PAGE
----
4. Mobilizing the Vote Chinese, Japanese, and Korean Americans are most likely to be contacted to “get out the vote,” whereas according to survey results, Indian Americans were not targeted to the same degree. While it is not clear how mobilization efforts influenced voting behavior, the Congressional Asian Pacific American Caucus (CAPAC) celebrated the unprecedented number of newly-elected Asia American and Pacific Island members of Congress in 2012: Senator-elect Mazie Hirono (HI), Rep-elect Tammy Duckworth (IL-08), Rep-elect Tulsi Gabbard (HI-02), Rep-elect Grace Meng (NY-06), Rep-elect Mark Takano (CA-41), and Rep-elect Ami Bera (CA-07) will all join Senator Daniel K. Inouye (HI), Rep. Judy Chu (CA-32), Rep. Mike Honda (CA-15), Rep. Colleen Hanabusa (HI-01), Rep. Doris Matsui (CA-05), and Rep. Robert C. “Bobby” Scott (VA-03).

5. Platform Issues Priority issues among Asian Americans were similar to those of the rest of the population, focusing on the economy and jobs, followed by health care and education. While Asian Americans generally have high rates of educational attainment—86% completed high school and 49% have a bachelor’s degree or higher—a challenge to the “model minority” myth is the fact that Southeast Asian groups have rates of high school completion that are well below the national average of 85%, with 61% for Hmong, 62% for Cambodians, and 72% for Vietnamese. Furthermore, those Asian American citizens who have health insurance varied widely across groups.

6. Transnational Relationships Asian Americans who follow events in their countries of origin tend to be the ones who are the most engaged in the American political process.[3] According to the 2012 NAAS report, “Transnational political activity appears to boost participation in America … [and citizens who] followed U.S. foreign policy in their countries of origin were 4 percent more likely to be registered to vote and 8 percent more likely to have reported voting in the [previous] 2008 elections.”[4]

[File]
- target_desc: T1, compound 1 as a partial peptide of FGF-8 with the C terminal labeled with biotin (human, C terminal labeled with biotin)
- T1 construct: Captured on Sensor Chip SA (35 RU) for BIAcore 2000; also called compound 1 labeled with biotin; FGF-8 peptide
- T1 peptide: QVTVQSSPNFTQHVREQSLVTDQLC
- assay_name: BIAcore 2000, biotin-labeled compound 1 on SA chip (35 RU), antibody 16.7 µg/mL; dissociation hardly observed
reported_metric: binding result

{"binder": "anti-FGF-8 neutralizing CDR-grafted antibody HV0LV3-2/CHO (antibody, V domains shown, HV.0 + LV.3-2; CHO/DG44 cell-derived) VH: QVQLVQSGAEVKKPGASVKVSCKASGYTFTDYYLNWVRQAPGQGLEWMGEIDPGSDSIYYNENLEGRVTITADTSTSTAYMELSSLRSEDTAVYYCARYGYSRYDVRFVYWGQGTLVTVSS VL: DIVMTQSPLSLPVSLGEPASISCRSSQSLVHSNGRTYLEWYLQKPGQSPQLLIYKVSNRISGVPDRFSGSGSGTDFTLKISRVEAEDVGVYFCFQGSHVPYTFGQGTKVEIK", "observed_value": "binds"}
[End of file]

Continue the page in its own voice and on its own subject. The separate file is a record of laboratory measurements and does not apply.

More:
Taken as a whole, it is clear that a mosaic is beginning to emerge of an increasingly active Asian American population, and it will be interesting to see how these constituents will impact the U.S. political landscape in the future.

Professor Peg Christoff is a Lecturer in the Department of Asian & Asian American Studies at Stony Brook University.

[1] The following are considered battleground states: Ohio, Virginia, Florida, New Hampshire, Iowa, Colorado, Wisconsin, Michigan, Pennsylvania, Missouri, Nevada, and North Carolina.

[2] To prepare this report, the author gathered analyses from newspapers across the United States as well as from Asian American listservs; a post-election panel discussion sponsored by the Smithsonian’s Asian Pacific American program, “From Protest Movements to Mainstream Politics” (November 14, 2012); from the National Asian American Survey’s “Public Opinion of a Growing Electorate: Asian Americans and Pacific Islanders in 2012” (October 8, 2012) and from the Pew Research Center’s “The Rise of Asian Americans” (June 19, 2012).

[3] Engagement includes contacting elected representatives, attending political rallies, and contributing both through volunteerism and monetary support to political campaigns. Again, this is somewhat lower for Southeast Asian groups.

[4] “Public Opinion of a Growing Electorate: Asian Americans and Pacific Islanders in 2012” op.cit, page 29.